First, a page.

More pain at the pumps looms for motorists in Zimbabwe

By Tawanda Karombo Time of article published Jul 12, 2019

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Zimbabwean Finance Minister Mthuli Ncube has warned that the country could be faced with further fuel price hikes to boost the new energy framework on the interbank forex market. 

“The price of fuel is likely to go up (but) it has to be gradual, rising to about the equivalent of $1 (R14.10),” Ncube said.

The move comes in the wake of violent protests in January after the government increased the price of fuel by about 150 percent.

Currently, petrol and diesel cost more than ZWL5 against the official exchange rate of 1:8 to the dollar.

If Ncube has his way, Zimbabwe’s new fuel price will top ZWL8.50.

The government has revamped the heavily subsidised Zimbabwe United Passenger Company to contain public anger.

Fuel shortages have persistently dogged Zimbabwe, although the amount of fuel consumption has been going down, according to Zimstats.

Diesel was the highest imported commodity between February and May at $307 million while petrol stood at $146m.

Analysts Equity Axis said: “Zimbabwe’s importation of fuel has reduced significantly between 2018 and 2019. Average monthly imports declined by 21 percent.

"The 2019 import levels are in line with 2017 average levels.”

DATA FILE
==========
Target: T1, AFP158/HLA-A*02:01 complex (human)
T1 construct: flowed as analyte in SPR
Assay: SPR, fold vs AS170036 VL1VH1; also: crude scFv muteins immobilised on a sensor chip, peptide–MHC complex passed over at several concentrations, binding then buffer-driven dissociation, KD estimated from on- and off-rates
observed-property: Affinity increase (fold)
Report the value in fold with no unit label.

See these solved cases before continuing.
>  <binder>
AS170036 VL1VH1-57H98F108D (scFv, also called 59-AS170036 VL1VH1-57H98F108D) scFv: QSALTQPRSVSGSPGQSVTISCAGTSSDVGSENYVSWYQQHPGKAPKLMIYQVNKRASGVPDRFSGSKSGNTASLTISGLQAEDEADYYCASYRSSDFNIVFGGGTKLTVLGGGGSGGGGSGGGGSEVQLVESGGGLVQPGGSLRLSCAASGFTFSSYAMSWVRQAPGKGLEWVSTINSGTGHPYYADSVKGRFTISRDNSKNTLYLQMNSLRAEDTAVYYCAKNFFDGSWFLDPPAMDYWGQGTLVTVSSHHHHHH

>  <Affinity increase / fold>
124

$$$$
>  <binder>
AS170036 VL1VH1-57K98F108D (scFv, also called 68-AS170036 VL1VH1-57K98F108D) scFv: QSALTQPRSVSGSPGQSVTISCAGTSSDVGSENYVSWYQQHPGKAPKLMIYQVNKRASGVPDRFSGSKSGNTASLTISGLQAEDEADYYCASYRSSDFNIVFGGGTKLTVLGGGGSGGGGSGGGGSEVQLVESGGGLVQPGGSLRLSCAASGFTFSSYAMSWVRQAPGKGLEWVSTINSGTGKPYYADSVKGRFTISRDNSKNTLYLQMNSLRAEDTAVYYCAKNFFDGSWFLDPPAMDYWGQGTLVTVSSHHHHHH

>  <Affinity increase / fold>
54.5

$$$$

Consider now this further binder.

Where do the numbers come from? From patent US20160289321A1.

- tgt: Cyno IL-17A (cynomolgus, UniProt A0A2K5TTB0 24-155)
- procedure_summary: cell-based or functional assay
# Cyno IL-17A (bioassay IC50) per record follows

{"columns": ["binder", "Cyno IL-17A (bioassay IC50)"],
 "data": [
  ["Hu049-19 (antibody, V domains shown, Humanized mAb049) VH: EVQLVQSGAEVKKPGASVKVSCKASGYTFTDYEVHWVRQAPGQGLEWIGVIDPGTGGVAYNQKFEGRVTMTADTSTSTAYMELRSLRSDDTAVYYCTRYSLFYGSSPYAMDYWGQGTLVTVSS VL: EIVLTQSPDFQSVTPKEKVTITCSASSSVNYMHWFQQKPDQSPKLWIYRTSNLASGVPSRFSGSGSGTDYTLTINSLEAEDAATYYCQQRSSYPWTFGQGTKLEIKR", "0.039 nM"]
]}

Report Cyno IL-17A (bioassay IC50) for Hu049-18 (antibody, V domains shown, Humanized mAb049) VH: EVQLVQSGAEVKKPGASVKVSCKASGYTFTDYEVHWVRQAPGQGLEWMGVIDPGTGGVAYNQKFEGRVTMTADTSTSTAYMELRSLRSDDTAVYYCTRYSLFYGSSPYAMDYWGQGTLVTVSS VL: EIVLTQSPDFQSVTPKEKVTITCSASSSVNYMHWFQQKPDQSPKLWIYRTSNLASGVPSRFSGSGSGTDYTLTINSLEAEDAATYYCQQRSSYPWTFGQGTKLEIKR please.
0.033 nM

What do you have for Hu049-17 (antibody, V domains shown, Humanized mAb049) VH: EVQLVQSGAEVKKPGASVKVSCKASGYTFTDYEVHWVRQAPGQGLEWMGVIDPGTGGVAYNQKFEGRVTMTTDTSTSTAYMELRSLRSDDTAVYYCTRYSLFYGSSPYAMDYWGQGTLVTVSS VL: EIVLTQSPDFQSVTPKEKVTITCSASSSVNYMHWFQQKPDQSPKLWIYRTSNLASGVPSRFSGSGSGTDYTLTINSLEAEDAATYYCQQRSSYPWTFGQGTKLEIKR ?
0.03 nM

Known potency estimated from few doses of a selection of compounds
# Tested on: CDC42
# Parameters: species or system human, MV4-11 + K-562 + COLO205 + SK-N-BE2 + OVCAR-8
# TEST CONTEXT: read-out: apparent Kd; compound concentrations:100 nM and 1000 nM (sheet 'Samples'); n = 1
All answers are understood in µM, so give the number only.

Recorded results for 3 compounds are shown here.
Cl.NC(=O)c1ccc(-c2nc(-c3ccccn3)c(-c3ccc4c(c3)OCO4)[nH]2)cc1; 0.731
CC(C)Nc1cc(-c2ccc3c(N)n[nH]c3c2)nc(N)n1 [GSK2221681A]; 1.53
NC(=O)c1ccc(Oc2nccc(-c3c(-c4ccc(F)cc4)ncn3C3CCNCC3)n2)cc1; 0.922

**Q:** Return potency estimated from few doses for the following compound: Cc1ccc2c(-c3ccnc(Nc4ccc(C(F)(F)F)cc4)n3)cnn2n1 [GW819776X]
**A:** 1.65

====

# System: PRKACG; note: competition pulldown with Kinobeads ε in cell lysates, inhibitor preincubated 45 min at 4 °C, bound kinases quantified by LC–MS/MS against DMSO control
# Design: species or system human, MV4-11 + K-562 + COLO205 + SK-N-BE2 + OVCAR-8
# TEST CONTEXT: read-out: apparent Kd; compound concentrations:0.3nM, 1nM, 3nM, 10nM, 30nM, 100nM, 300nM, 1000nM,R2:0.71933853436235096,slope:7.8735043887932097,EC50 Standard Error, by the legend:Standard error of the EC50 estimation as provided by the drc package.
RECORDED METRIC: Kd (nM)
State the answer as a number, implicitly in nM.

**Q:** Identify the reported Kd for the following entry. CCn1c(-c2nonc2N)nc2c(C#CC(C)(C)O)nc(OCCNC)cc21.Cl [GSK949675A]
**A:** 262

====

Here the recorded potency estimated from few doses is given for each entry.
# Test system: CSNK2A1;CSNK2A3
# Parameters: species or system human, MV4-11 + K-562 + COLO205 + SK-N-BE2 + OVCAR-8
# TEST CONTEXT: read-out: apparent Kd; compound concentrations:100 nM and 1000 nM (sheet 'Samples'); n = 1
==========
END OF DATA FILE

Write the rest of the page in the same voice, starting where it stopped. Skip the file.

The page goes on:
This had resulted in Zimbabwe, which is battling to turn around its economy, recording a lower trade deficit of $93.6m in May, bringing the cumulative year-to-date total deficit to $332m.

“This (is) better than a deficit of $1.3 billion for the same period last year. This was, however, achieved through import suppression, including fuel and electricity,” Equity Axis said.

Ncube, who has previously resisted the urge to approve a power tariff increase, said the current pricing structure was not sustainable. He said the tariff would be adjusted upwards to match production costs in line with a request by Energy Minister Fortune Chasi.

Chasi is currently engaging Eskom and Mozambique to secure power supplies to offset crippling outages that have hit the nation.

However, observers have warned that further increase in electricity and fuel prices would heighten inflation, currently at 97.7 percent.


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